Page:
by Christian Carvajal for OLY ARTS
The Evergreen State College is known for a liberal-arts environment that encourages free artistic expression. However, this spring Evergreen will cut heavily into the budget for staff and facilities that nurture theatrical expression. This year, the last seven shows at TESC will be especially fraught but meaningful, as they mark a climax before severe budget cuts and staff reductions go into effect.
The Experimental Theater (COM 124, a 200-seat, black-box venue) and its costume and scene shops will close at the end of the spring 2018 semester. On Friday, May 18, faculty and staff members were informed that three of four staff positions and 20 student-staff positions are to be eliminated. There will also be cuts to the academic budget office, library staff and media-services office.
Theater arts at TESC have educated and entertained thousands of students and community members over the decades and have been a greenhouse for theater to grow across the South Sound and the world. Alumni of the program have gone on to theatrical success. Mark Alford graduated in 2011, and has since co-founded two improv companies and appeared on nearly every stage in the South Sound. After renowned choreographer and actress Amy Shephard’s 2009 graduation, she completed theater graduate school in England. Matt Lawrence, a 1992 graduate, went from a role as technical-theater director at TESC to lighting design at Abu Dhabi entertainment complexes for global entertainment agency ThinkWell.
Lawrence describes the decision to close the theater as “mind-numbingly short-sighted” and “diametrically opposed to the point of a liberal arts institution. Performing-arts curriculum without actual public performance is like swimming school without water.”
“We have $5.9 million in cuts to make,” explains Zach Powers, communications manager for the college, “and the reduction to our Communication Building and some of our arts programs that work in that building make up $250 thousand of that.” In a year of “waning enrollment,” Powers emphasizes the need to prioritize funding for lower-cost programs that most directly affect students’ academic paths. “There [are] no curricular offerings being canceled as a result of these closures. … We’re trying to minimize the effects on students all over campus. … It’s not as though (the arts) are being singled out.”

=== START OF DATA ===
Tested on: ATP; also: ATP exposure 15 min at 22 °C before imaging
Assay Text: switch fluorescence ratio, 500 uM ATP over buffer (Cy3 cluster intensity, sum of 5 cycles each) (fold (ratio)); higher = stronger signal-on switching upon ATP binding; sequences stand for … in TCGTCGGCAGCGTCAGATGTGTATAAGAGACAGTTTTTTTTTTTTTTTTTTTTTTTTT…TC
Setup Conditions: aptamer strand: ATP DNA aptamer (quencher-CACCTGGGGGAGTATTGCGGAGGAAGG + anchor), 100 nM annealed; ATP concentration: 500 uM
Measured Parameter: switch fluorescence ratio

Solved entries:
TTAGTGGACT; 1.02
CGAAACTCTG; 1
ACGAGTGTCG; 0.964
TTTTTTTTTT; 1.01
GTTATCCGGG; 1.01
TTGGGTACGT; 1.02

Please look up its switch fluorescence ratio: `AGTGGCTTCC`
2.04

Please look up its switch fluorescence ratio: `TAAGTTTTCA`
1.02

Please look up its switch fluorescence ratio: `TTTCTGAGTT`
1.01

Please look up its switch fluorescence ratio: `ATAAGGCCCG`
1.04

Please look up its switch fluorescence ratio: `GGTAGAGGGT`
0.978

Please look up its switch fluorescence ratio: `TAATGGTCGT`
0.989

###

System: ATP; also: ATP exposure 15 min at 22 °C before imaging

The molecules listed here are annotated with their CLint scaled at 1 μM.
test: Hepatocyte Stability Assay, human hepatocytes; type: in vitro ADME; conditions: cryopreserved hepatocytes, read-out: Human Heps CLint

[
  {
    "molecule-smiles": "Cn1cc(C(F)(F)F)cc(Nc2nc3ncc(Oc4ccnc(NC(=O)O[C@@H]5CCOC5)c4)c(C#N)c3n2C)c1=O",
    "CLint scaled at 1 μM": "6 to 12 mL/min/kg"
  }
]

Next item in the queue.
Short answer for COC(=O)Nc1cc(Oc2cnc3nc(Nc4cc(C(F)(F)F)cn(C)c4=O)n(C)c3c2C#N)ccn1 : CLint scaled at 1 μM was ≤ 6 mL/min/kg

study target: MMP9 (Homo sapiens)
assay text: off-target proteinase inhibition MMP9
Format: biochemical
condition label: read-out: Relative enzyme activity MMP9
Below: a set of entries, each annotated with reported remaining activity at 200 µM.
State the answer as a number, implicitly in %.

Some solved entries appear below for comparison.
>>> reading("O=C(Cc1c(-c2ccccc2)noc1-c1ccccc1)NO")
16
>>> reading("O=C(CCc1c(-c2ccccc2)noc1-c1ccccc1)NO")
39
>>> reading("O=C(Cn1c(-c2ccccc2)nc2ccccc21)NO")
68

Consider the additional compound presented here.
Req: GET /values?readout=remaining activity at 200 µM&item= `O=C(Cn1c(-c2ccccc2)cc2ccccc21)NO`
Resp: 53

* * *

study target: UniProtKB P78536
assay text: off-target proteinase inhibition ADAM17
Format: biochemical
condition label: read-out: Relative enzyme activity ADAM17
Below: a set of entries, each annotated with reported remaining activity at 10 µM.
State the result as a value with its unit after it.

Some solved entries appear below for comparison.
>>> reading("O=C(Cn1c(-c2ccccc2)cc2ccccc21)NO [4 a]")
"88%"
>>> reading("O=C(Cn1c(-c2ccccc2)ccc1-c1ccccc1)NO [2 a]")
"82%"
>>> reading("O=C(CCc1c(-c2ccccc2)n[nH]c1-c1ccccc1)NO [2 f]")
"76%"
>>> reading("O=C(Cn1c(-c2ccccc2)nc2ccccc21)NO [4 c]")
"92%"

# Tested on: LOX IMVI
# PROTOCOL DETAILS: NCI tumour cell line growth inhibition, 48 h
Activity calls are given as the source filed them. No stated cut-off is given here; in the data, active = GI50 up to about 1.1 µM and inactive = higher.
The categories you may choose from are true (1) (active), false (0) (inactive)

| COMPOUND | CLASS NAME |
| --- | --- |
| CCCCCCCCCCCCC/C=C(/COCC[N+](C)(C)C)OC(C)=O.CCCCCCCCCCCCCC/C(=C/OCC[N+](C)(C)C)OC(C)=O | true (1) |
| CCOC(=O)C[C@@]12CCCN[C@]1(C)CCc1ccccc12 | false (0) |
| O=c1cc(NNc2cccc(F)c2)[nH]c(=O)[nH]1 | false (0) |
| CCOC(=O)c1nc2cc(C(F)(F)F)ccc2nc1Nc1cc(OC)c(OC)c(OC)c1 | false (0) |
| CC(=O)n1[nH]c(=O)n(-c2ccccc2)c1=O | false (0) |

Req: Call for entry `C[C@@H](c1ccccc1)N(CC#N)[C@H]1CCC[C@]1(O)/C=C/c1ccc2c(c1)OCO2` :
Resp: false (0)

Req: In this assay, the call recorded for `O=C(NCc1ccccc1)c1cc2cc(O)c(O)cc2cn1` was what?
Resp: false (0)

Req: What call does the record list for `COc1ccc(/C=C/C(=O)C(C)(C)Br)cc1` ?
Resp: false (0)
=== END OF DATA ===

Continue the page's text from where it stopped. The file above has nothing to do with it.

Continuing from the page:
“As the school was working on their fiscal challenges and drop in enrollment,” recalls Jerry Berebitsky, the facility’s current technical director, “they said, ‘Stuff will happen. People will lose jobs.’ We knew the arts are not often respected in the budget-cutting realm, and it’s something that’s easy to cut early.” The faculty will be reduced to “about as minimal as you can get,” Berebitsky says: “one full-time dance faculty, one full-time theater faculty and [supplemental] weekend and evening faculty.” Berebitsky himself will lose his job. The recital hall will remain open, but scheduling space for student-run arts organizations to perform will be increasingly difficult.
“I find it very disappointing,” says Shephard, “but I’m not surprised. … The benefits of theater and performance for individuals and groups are boundless, but … the benefits aren’t easily measured and recorded, so those departments that rely primarily on qualitative data are the first to get cut.”
Asked to characterize this loss to students and the community, Berebitsky recalls a Russian-history student who was cast in ‘Three Sisters’ this spring. “He was deeply moved by what this experience brought to him,” says Berebitsky. “He thought he would carry this with him the rest of his life. I was really moved by his comments. He was choking up as he reflected on it. That’s what I think the power of Evergreen offers.”
7 p.m. Saturday and Sunday, May 26 and 27
Too Much Light Makes the Baby Go Blind / Lysistrata
7 p.m. Friday and Saturday, June 1 and 2
Bodies Without Organs
2 and 7 p.m. Saturday, June 2
Songs and Scenes: Shakespeare and Brecht
7:30 p.m. Saturday, June 2
7 p.m. Friday and Saturday, June 8 and 9
7:30 p.m. Friday and Saturday, June 8 and 9
Samsara, Death and Rebirth
8 p.m. Saturday, June 9
Free after $3 parking fee
Communication Building (except Love/Sick, which is in Seminar D4107),
The Evergreen State College,
2700 Evergreen Pkwy. NW, Olympia